Related provisions for MCOB 9.4.141

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CONC 7.17.7RRP
The notice required by CONC 7.17.4 R must contain the following information:(1) a form of wording to the effect that the notice is given in compliance with the rules because the borrower is behind with the sums payable under the agreement;(2) a form of wording encouraging the borrower to discuss the state of his account with the firm;(3) the date of the notice;(4) (a) the name, telephone number or numbers, the postal address, and, where appropriate, any other address of the firm;
MCOB 3A.1.2GRP
As a result of this chapter and CONC 3:(1) a financial promotion is not subject to CONC 3to the extent that it relates to qualifying credit; and(2) where a firm makes a communication which consists of a financial promotion of qualifying credit and a financial promotion of a different form of lending that is not qualifying credit (for example, an unsecured personal loan), the content of the latter will need to comply with CONC 3.
CONC 8.3.6AGRP
(1) 2Firms must provide advice in a durable medium, unless CONC 8.3.4AR applies. Where questions over the application of that exemption may arise, for example, in relation to advice given to a customer at an initial meeting or telephone call, the following considerations may be relevant:(a) if a firm never charges for advice and never enters into contracts with customers for debt solutions, CONC 8.3.4AR may remove the requirement to provide advice to the customer in a durable
ICOBS 6.4.12GRP
(1) When explaining the implications of a change, a firm should explain any changes to the benefits and significant or unusual exclusions arising from the change.(2) Firms will need to consider whether mid-term changes are compatible with the original policy, in particular whether it reserves the right to vary premiums, charges or other terms. Firms also need to ensure that any terms which reserve the right to make variations are not themselves unfair under the Unfair Terms Regulations
SYSC 13.3.1AGRP
3The following is a non-exhaustive list of rules and guidance in the Handbook that are relevant to a firm's management of operational risk: (1) COBS contains rules and guidance that can relate to the management of operational risk; for example, COBS 2 (Conduct of business obligations), COBS 4 (Communicating with clients, including financial promotions), COBS 6 (Information about the firm, its services and remuneration), COBS 7 (Insurance distribution2), COBS 9 (Suitability (including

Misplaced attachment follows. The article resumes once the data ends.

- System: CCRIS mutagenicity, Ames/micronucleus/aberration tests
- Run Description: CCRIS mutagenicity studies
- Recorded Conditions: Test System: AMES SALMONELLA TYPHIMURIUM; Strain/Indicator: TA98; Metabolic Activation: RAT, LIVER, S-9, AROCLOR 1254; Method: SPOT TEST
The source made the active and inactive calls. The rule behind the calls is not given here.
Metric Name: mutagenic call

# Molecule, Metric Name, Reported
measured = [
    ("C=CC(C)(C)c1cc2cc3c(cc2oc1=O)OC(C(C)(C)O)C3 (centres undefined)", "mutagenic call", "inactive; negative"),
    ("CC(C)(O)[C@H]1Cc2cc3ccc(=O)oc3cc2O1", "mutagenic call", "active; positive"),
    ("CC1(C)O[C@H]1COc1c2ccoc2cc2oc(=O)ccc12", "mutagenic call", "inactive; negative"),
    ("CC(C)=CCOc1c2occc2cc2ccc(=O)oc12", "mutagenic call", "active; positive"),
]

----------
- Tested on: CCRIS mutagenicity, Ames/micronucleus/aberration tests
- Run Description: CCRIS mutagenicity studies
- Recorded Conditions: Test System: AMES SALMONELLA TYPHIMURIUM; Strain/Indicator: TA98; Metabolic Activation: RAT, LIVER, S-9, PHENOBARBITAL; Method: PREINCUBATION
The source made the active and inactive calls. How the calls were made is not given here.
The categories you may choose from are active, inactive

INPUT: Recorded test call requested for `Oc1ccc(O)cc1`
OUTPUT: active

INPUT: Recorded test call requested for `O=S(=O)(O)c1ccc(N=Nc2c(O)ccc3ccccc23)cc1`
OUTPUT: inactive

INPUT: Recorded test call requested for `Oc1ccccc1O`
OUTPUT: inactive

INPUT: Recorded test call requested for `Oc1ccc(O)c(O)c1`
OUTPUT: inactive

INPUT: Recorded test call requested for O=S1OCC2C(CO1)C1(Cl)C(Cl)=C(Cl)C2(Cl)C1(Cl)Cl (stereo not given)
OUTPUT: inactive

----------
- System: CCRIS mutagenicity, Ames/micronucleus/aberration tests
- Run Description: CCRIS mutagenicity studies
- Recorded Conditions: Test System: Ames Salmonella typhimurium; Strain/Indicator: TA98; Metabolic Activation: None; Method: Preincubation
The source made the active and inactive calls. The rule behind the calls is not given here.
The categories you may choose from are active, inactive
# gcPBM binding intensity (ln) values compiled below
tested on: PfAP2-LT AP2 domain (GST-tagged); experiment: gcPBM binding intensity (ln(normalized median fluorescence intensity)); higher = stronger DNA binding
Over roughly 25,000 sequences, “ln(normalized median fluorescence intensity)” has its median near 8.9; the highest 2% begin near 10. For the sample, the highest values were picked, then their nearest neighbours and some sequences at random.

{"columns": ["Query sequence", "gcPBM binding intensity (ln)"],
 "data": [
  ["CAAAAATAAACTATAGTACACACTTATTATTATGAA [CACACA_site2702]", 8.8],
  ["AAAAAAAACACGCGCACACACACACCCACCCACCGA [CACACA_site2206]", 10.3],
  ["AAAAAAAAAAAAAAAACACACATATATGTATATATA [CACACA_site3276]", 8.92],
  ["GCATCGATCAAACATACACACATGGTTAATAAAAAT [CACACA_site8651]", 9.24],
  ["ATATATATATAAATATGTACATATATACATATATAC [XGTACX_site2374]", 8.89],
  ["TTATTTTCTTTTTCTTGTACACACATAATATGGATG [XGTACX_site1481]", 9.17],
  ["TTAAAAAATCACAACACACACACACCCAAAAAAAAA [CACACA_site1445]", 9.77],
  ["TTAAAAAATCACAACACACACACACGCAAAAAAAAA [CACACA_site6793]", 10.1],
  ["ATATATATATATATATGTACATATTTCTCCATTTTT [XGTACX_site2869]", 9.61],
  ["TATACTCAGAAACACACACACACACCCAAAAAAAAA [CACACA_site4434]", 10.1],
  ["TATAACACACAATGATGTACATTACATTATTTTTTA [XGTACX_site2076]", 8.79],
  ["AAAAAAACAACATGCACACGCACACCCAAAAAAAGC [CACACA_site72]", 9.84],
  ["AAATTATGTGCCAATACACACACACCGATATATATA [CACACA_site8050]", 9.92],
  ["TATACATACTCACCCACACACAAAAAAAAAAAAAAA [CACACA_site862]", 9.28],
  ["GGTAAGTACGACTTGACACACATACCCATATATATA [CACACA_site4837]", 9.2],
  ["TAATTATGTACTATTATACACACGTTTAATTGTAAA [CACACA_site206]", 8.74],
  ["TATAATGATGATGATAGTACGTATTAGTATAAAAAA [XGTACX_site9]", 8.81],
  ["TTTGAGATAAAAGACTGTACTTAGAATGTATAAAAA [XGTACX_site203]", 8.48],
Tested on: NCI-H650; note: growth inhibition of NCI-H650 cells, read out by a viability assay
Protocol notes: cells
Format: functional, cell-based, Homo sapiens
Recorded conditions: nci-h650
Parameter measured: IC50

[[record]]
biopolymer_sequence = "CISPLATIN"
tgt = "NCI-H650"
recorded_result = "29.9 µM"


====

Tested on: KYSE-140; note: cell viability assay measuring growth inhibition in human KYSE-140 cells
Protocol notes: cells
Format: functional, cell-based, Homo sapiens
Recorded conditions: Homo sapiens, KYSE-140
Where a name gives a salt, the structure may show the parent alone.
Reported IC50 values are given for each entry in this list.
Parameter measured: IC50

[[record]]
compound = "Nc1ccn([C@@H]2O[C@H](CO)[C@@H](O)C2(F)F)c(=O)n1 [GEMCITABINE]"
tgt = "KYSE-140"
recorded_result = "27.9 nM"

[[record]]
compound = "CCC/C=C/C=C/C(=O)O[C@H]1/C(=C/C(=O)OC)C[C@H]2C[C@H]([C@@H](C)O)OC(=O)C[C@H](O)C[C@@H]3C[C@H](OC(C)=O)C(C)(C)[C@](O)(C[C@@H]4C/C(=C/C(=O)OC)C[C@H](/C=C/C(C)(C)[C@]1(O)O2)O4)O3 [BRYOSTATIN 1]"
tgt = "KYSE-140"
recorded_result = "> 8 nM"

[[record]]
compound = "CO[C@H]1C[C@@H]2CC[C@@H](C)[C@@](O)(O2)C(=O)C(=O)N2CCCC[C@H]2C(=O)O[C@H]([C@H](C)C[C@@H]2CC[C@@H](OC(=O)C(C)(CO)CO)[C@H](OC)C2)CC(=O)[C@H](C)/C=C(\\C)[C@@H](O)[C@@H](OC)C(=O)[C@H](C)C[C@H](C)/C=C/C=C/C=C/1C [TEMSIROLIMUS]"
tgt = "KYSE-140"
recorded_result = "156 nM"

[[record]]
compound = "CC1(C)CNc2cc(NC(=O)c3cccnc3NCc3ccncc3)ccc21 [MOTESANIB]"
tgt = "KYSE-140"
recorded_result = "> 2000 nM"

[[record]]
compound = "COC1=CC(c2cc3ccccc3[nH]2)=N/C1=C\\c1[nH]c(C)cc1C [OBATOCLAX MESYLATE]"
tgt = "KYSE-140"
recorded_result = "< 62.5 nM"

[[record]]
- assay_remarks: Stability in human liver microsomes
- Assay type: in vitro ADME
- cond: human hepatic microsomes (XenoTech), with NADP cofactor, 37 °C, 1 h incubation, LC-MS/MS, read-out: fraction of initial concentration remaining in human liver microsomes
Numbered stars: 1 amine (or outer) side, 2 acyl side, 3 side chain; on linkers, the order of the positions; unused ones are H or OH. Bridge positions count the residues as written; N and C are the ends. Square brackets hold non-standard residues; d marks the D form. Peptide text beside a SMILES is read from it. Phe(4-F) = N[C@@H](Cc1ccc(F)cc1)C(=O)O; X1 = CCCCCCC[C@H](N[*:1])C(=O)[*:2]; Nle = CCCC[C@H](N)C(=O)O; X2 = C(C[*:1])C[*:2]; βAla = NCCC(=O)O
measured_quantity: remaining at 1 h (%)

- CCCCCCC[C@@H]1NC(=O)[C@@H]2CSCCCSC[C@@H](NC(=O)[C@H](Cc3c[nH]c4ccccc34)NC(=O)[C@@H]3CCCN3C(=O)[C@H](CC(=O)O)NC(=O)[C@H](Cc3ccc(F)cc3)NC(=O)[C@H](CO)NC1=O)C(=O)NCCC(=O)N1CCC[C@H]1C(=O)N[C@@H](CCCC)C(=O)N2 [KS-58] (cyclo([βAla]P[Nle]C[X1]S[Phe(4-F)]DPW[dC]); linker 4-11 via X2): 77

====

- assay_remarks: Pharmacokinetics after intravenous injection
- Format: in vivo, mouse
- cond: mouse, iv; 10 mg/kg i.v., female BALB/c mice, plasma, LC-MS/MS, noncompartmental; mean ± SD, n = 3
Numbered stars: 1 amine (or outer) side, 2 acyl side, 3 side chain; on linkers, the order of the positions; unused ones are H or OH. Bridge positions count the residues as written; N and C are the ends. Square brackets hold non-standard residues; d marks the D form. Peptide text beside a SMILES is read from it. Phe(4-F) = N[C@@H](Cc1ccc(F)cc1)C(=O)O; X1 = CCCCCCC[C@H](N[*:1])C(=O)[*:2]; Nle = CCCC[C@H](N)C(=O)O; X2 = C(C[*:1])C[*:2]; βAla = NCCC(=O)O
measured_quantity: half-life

CASS 5.2.3RRP
(1) A firm must not agree to:(a) deal in investments as agent for an insurance undertaking in connection with an insurance distribution activity3; or(b) act as agent for an insurance undertaking for the purpose of settling claims or handling premium refunds; or(c) otherwise receive money as agent of an insurance undertaking;unless:(d) it has entered into a written agreement with the insurance undertaking to that effect; and(e) it is satisfied on reasonable grounds that the terms
MCOB 9.9.2RRP
Where a tied product is operated separately from the instalment reversion plan, for example where the premiums on a tied insurance product are not combined with amounts released under the instalment reversion plan, the statement relating to the tied product may be provided in a separate communication.
CASS 7.14.2RRP
A firm may allow another person, such as an exchange, a clearing house or an intermediate broker, to hold client money, but only if:(1) the firm allows that person to hold the client money:(a) for the purpose of one or more transactions for a client through or with that person; or(b) to meet a client's obligation to provide collateral for a transaction (for example, an initial margin requirement for a contingent liability investment); and(2) in the case of a retail client, that
SYSC 13.6.2GRP
A firm should establish and maintain appropriate systems and controls for the management of operational risks that can arise from employees. In doing so, a firm should have regard to:(1) its operational risk culture, and any variations in this or its human resource management practices, across its operations (including, for example, the extent to which the compliance culture is extended to in-house IT staff);(2) whether the way employees are remunerated exposes the firm to the